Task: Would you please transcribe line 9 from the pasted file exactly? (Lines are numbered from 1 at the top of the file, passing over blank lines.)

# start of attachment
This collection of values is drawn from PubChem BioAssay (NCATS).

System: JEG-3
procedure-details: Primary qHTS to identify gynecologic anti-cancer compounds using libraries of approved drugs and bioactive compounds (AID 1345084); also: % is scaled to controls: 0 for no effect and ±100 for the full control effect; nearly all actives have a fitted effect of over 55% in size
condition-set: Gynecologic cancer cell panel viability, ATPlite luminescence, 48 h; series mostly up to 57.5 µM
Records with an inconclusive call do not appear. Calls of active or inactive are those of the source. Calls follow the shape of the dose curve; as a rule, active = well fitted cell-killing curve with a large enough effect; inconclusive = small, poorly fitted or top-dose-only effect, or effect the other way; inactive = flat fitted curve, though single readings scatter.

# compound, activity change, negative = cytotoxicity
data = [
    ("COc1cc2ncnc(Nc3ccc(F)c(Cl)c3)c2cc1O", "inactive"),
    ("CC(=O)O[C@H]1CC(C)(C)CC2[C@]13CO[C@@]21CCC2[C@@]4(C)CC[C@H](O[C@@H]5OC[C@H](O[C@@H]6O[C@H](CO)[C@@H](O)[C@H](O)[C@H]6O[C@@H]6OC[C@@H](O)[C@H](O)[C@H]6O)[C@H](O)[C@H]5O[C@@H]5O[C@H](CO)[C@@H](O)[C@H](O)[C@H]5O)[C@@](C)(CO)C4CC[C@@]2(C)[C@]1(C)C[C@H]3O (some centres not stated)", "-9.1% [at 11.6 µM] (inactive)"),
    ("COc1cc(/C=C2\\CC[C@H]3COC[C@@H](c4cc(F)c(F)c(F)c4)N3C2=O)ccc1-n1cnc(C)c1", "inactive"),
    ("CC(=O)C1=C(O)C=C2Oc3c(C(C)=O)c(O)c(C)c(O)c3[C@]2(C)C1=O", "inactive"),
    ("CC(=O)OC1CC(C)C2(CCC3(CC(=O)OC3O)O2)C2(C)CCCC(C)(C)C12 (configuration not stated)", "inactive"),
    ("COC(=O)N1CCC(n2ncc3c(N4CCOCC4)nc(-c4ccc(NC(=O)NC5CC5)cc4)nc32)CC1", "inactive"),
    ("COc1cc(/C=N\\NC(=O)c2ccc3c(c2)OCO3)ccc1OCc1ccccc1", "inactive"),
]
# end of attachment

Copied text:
    ("CC(=O)O[C@H]1CC(C)(C)CC2[C@]13CO[C@@]21CCC2[C@@]4(C)CC[C@H](O[C@@H]5OC[C@H](O[C@@H]6O[C@H](CO)[C@@H](O)[C@H](O)[C@H]6O[C@@H]6OC[C@@H](O)[C@H](O)[C@H]6O)[C@H](O)[C@H]5O[C@@H]5O[C@H](CO)[C@@H](O)[C@H](O)[C@H]5O)[C@@](C)(CO)C4CC[C@@]2(C)[C@]1(C)C[C@H]3O (some centres not stated)", "-9.1% [at 11.6 µM] (inactive)"),